Facial nerve palsy. Diagnosis, differential diagnosis and treatment.
Facial nerve palsy is a condition that affects the movement of one side of the face due to damage or inflammation of the facial nerve (the 7th cranial nerve). The facial nerve controls the muscles of facial expression, as well as some functions of the eye, mouth, and ear. Facial nerve palsy can cause symptoms such as drooping of the eyelid, corner of the mouth, or cheek, inability to close the eye, smile, or frown, and loss of taste on the affected side. Facial nerve palsy can also affect hearing, balance, and tear and saliva production.
There are many possible causes of facial nerve palsy, but the most common one is idiopathic, meaning that the exact cause is unknown. This type of facial nerve palsy is also called Bell’s palsy, and it is thought to be related to viral infections, such as herpes simplex or herpes zoster, that trigger an immune response that inflames the nerve. Other causes of facial nerve palsy include trauma, tumors, infections, autoimmune diseases, diabetes, Lyme disease, sarcoidosis, and stroke.
The diagnosis of facial nerve palsy is based on the history, physical examination, and sometimes additional tests, such as blood tests, imaging studies, or nerve conduction studies. To diagnose the type of facial paralysis, a physical examination and some tests can be performed, such as asking the patient to raise their eyebrows, close their eyes, smile, or show their teeth.
DIFFERENTIAL DIAGNOSIS OF FACIAL NERVE PALSY
The difference between peripheral and central facial paralysis is based on the location of the lesion or damage that affects the facial nerve. Peripheral facial paralysis occurs when the lesion is outside the brain, such as in the temporal bone, the parotid gland, or the facial muscles. Central facial paralysis occurs when the lesion is inside the brain, such as in the cerebral cortex, the brainstem, or the cerebellum.
Peripheral facial paralysis causes weakness or paralysis of the entire half of the face on the same side as the lesion, including the forehead, the eye, the mouth, and the cheek. Central facial paralysis causes weakness or paralysis of the lower half of the face on the opposite side of the lesion, sparing the forehead and the eye.
The reason for this difference is that the facial nerve has two types of fibers: upper motor neurons (UMN) and lower motor neurons (LMN). UMN fibers originate from the cerebral cortex and descend to the brainstem, where they cross over to the opposite side and synapse with LMN fibers. LMN fibers exit the brainstem and travel through the temporal bone, the parotid gland, and the facial muscles, where they innervate the muscles of facial expression.
A lesion in the UMN fibers affects the contralateral lower face, because the UMN fibers for the forehead cross over twice, once in the cortex and once in the brainstem, making them bilaterally innervated. A lesion in the LMN fibers affects the ipsilateral whole face, because the LMN fibers do not cross over after leaving the brainstem, making them unilaterally innervated.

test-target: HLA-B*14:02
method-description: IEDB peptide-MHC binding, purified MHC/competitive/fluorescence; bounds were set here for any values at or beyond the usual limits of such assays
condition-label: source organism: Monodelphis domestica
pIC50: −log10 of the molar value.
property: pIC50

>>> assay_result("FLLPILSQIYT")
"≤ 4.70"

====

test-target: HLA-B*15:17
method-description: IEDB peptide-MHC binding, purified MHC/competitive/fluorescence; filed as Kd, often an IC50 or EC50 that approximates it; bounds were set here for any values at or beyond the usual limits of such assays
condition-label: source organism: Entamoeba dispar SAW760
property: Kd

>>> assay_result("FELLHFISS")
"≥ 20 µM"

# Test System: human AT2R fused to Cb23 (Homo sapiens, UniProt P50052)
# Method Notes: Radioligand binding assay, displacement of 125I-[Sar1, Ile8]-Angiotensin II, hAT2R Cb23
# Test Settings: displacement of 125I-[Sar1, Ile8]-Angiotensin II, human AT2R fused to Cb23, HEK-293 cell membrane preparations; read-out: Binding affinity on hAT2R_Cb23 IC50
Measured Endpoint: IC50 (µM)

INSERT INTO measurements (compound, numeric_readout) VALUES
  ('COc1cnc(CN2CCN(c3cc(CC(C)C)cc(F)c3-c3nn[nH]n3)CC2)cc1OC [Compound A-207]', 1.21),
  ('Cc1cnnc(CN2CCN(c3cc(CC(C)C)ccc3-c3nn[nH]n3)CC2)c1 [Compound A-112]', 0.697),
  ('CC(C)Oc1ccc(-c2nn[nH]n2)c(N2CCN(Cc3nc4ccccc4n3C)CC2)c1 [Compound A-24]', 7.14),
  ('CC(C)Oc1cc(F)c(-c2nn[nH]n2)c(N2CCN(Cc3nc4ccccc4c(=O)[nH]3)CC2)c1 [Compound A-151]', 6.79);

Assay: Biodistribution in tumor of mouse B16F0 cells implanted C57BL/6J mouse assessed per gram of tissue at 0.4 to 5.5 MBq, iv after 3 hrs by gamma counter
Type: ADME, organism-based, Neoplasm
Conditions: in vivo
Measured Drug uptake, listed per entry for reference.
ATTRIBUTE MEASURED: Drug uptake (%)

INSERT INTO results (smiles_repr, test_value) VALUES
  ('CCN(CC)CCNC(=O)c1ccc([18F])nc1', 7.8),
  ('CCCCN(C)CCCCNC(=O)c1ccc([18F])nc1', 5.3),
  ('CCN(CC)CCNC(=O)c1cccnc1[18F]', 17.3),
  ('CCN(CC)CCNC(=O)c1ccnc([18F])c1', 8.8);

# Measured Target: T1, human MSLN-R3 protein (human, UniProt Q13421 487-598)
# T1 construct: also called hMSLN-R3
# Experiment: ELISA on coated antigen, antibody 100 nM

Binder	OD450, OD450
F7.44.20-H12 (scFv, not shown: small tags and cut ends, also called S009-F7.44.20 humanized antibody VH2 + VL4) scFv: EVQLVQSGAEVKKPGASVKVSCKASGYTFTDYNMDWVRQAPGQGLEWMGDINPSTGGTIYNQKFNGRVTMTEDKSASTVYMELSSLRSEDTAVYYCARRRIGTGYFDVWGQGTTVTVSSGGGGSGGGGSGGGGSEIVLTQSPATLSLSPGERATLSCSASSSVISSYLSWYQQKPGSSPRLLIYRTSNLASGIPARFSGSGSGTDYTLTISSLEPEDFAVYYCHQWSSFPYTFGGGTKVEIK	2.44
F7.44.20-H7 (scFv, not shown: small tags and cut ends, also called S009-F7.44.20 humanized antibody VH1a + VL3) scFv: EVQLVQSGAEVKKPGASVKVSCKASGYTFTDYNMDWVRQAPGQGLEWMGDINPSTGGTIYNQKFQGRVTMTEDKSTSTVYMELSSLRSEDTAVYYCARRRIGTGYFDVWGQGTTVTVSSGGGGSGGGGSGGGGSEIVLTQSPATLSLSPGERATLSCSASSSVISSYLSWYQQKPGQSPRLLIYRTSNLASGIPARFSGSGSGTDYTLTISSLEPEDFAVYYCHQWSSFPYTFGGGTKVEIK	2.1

The treatment of facial nerve palsy depends on the cause and severity of the condition. For idiopathic facial nerve palsy, the main treatment is corticosteroids, which reduce inflammation and improve recovery. Other treatments may include antiviral drugs, eye drops, physical therapy, or surgery. The prognosis of facial nerve palsy varies depending on the cause and extent of nerve damage. Most cases of idiopathic facial nerve palsy recover spontaneously within 3 to 6 months, but some may have residual weakness, synkinesis (involuntary movements), or pain. Other causes of facial nerve palsy may have a poorer outcome, especially if the nerve is severed or compressed by a tumor.
EVOLUTION AND PROGNOSIS
The evolution of facial nerve palsy is influenced by several factors, such as the age, health, and immune status of the patient, the time of onset and diagnosis, the type and duration of treatment, and the presence of complications or comorbidities. Some patients may experience a complete recovery, while others may have permanent or recurrent facial nerve palsy. The quality of life and psychological well-being of the patient may also be affected by facial nerve palsy, as it can impair communication, social interaction, and self-esteem.
In conclusion, facial nerve palsy is a disorder that affects the movement and function of one side of the face due to damage or inflammation of the facial nerve. It can have various causes, symptoms, treatments, and outcomes, depending on the individual case. The most important things to remember are:
– Facial nerve palsy can affect the muscles of facial expression, as well as the eye, mouth, and ear on the affected side.
– The most common cause of facial nerve palsy is idiopathic, or Bell’s palsy, which is likely related to viral infections and immune reactions.
– The treatment of facial nerve palsy depends on the cause and severity, but corticosteroids are often used for idiopathic cases.
– The prognosis of facial nerve palsy varies, but most cases of idiopathic facial nerve palsy recover within 3 to 6 months, while other causes may have a poorer outcome.
– Facial nerve palsy can affect the quality of life and psychological well-being of the patient, so emotional support and counseling may be helpful.